On 9 February 2016 at 16:17, Dmitri Gribenko <gribozavr@gmail.com> wrote:

On Mon, Feb 8, 2016 at 8:56 PM, Howard Lovatt via swift-users >> <swift-users@swift.org> wrote:

--
main(i,j){for(i=2;;i++){for(j=2;j<i;j++){if(!(i%j)){j=0;break;}}if
(j){printf("%d\n",i);}}} /*Dmitri Gribenko <gribozavr@gmail.com>*/

It makes sense that the closures passed to functional operations like filter() and map() should be pure, but I don’t see that documented. It would probably be a good idea to call this out explicitly, for the benefit of those not used to functional programming.

(I think someone earlier in this thread said that “all closures should be pure”, but of course that’s not true in Swift in general. This exposes the tension between functional and non-functional uses of Swift.)

[I’m by no means an expert at functional programming, but I develop a database engine that uses map/reduce for indexing, and I’m very used to having to remind users that their map functions need to be pure :) ]

—Jens

···

On Feb 8, 2016, at 11:54 PM, Dmitri Gribenko via swift-users <swift-users@swift.org> wrote:

Oh, right, now I see the issue. The issue again caused by the
non-purity of the closure passed to filter().

But it does say it is in-order. It says for SequenceType:

"A type that can be iterated with a for...in loop"

which means it must be in-order (for loops are allowed side effects). Also
why would you call something SequenceType if it wasn't sequential? It also
categorically says that you can't iterate multiple times reliably:

"As a consequence, it is not possible to run multiple for loops on a
sequence to "resume" iteration".

So why am I seeing two passes?

And an index out of bounds?

-- Howard.

···

On 9 February 2016 at 17:26, Jens Alfke <jens@mooseyard.com> wrote:

On Feb 8, 2016, at 9:28 PM, Howard Lovatt via swift-users < > swift-users@swift.org> wrote:

Not sure where it says that it won't be sequential - do you have a
reference?

Not sure where it says it can be called more than one - the filter might
be a very expensive operation like a database lookup!

I think it’s more that the documentation *doesn’t* specify sequential
ordering, and that it *doesn’t* say the closure is only called once … so
you can’t assume that those conditions are true. You’re just inferring that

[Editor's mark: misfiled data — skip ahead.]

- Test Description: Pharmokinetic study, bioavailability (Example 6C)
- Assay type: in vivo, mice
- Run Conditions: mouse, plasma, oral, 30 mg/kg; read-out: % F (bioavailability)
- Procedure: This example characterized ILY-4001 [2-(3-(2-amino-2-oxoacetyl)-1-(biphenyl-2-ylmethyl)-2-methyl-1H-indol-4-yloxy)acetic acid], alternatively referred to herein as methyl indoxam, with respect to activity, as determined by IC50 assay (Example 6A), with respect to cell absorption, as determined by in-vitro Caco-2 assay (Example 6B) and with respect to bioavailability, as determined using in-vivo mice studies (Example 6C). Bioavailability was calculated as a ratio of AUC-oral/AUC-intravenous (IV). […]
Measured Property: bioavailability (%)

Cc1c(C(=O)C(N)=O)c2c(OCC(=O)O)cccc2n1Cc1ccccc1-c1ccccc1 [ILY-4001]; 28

—Jens

I am using StrideThrough which is a SequenceType and therefore the quotes I
used in the previous email were from the SequenceType documentation. There
is no random access for a SequenceType, all you can do is call a generator.
Which is what `for` does and therefore the generator must return elements
in the sequence defined by the underlying struct or class, in this case
StrideThrough. The documentation for StrideThrough says "A SequenceType of
values formed by striding over a closed interval." Which to me implies in
order since you take one stride and then another of the same size; it isn't
called RandomWalk!

Anyway: you can see from the printout that it is sequential.

But it does two passes and generates an out of bounds!

-- Howard.

···

On 9 February 2016 at 17:39, Jens Alfke <jens@mooseyard.com> wrote:

Did you mean to reply just to me?

On Feb 8, 2016, at 10:33 PM, Howard Lovatt <howard.lovatt@gmail.com> > wrote:

which means it must be in-order (for loops are allowed side effects). Also
why would you call something SequenceType if it wasn't sequential?

The fact that the collection *can* be accessed sequentially doesn’t
guarantee that it will be. If you called a binary search function on it,
the comparison function wouldn’t be called in order, for example.

It also categorically says that you can't iterate multiple times reliably:

I’ve lost track of what method you’re calling, to be honest. Maybe it’s
defined on Collection, not Sequence.

—Jens